Errand Boy rushed by to
deliver everyone lunch!
When readers look at the open and matching dust jacket and book case, they see a familiar Stan Lee hard at work writing. Through the window are images of marvelous characters he made for us. Once the book is read, readers will understand the significance of the window. It no longer looks at a brick wall, but it is filled with his heroes.
To the left of the spine, on the back, is a white canvas with partial city buildings on the right and bottom. A line of web stretches from the upper, right-hand corner. Spider-Man is flying over the bottom building with Stan Lee clasped in his right arm as his left hand grips the webbing. The opening words to the narrative are there along with three sound effects.
A dark yellow-orange provides the background for the opening and closing endpapers. In black and in a variety of fonts are sound effect words. They cover the entire area and are certain to elicit a smile from Marvel and comic fans. Between the text on the title page a young Stanley Lieber is positioned near a desk as Errand Boy!
These illustrations rendered by Lee Gatlin in
are highly animated and look as though they are ready to pop off the pages. In the earlier visuals there is a predominant use of sepia tones. Once Stan Lee is writing about his heroes full time, more color appears in the images. The sizes of the illustrations vary to enhance the pacing and heighten the pictorial translation of the information.
One of my many favorite pictures is a single page divided into three geometrically-shaped horizontal panels. These three panels are the images for the above-noted text. In the first, Stanley fills inkwells with one hand and erases errors on an illustration with the other hand. In the second, with an overhead flip of his wrist a note flies to a writer's desk. Eager hands grab for lunch bags as Stan zooms past desks in the third panel. In each picture, Stanley's eyes are closed as he imagines himself as Errand Boy. His face reflects confidence.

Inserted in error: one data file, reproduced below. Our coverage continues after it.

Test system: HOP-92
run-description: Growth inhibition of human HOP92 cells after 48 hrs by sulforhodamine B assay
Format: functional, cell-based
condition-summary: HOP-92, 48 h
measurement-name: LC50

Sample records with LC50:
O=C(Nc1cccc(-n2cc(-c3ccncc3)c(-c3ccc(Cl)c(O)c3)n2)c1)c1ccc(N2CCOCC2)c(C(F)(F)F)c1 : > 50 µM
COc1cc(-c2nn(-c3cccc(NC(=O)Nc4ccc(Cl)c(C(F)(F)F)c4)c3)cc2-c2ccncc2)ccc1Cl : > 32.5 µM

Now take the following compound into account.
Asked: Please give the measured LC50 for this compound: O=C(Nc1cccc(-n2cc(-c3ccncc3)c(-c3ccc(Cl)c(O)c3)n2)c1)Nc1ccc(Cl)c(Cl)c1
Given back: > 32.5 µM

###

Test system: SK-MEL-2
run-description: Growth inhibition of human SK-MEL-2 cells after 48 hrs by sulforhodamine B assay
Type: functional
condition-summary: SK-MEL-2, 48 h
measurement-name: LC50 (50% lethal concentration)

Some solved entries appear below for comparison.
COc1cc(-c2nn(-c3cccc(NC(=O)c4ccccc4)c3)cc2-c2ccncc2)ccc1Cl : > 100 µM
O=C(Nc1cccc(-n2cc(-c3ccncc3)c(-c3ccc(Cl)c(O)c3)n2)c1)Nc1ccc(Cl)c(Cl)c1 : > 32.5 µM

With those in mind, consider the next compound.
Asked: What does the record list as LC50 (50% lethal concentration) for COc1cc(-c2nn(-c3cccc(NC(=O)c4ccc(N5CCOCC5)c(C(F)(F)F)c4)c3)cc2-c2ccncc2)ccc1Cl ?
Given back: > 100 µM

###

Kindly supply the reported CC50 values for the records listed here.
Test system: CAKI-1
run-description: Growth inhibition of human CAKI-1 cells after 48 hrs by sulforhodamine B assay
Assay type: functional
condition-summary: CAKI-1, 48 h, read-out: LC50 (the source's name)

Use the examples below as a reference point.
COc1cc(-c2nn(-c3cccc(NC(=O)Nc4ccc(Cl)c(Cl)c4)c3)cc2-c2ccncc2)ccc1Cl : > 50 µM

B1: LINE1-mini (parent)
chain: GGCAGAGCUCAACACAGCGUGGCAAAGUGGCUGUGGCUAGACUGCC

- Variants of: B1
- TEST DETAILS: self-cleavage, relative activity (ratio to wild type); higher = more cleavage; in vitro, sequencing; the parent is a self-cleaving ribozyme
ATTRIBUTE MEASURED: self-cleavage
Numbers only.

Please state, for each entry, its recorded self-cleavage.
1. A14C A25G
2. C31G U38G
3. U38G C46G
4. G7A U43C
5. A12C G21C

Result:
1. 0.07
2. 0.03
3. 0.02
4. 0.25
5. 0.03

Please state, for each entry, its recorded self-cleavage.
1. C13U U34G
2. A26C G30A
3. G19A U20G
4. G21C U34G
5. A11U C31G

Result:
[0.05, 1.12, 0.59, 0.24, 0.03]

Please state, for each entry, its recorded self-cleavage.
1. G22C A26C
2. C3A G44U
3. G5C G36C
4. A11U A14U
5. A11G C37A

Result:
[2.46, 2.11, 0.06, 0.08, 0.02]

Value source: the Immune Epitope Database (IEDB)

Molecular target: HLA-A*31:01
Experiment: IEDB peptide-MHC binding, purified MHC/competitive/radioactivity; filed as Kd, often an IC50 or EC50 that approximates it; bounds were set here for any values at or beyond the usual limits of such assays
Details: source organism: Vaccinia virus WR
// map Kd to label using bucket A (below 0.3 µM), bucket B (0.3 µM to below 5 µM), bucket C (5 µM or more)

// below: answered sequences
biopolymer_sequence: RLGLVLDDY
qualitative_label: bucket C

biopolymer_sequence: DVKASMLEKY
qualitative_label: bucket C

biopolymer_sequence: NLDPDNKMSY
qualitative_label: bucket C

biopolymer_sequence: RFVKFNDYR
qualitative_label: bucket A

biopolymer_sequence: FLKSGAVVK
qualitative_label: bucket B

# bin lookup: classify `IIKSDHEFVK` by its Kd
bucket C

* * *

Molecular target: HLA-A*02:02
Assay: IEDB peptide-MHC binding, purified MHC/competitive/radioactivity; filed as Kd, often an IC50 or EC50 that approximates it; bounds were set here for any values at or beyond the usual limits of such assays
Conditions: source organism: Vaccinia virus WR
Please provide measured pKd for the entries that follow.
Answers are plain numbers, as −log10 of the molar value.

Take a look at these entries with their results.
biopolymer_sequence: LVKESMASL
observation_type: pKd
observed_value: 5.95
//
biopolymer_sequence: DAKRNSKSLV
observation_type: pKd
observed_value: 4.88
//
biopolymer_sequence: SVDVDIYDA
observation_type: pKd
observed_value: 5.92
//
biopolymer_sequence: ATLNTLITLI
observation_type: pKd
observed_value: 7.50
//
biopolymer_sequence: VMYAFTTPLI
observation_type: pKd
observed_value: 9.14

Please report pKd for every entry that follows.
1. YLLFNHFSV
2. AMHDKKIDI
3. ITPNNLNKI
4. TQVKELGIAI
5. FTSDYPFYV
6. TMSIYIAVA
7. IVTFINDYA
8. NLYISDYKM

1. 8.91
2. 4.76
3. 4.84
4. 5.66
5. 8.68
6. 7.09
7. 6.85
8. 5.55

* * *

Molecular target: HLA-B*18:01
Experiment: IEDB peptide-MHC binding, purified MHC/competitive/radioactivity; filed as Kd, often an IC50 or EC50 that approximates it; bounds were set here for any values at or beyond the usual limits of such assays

This book, With Great Power: The Marvelous Stan Lee: An Unauthorized Biography written by Annie Hunter Eriksen with illustrations by Lee Gatlin, will be read repeatedly by Marvel universe fans and shared widely. For those readers not familiar with Stan Lee, this book offers them a look at how stories are transformative for all of us. At the close of the book are sections titled No Small Parts, Friendly Neighborhood Bullpen and Stan Takes A Stand. The first speaks about Stan Lee's cameo appearances in the comics and on film. The second talks about his collaboration with other creators. The final section addresses Stan Lee's connection to his fans. There is also a bibliography. I know you'll want a copy of this title in your personal and professional collections.
To learn more about Lee Gatlin and his other work, follow the link attached to his name to access his website. Annie Hunter Eriksen has accounts on Facebook, Instagram, and Twitter. Lee Gatlin has accounts on Instagram and Twitter. Maria Marshall interviews Annie Hunter Eriksen about this book and her work. Lee Gatlin is highlighted at Kathy Temean's Writing and Illustrating here and here.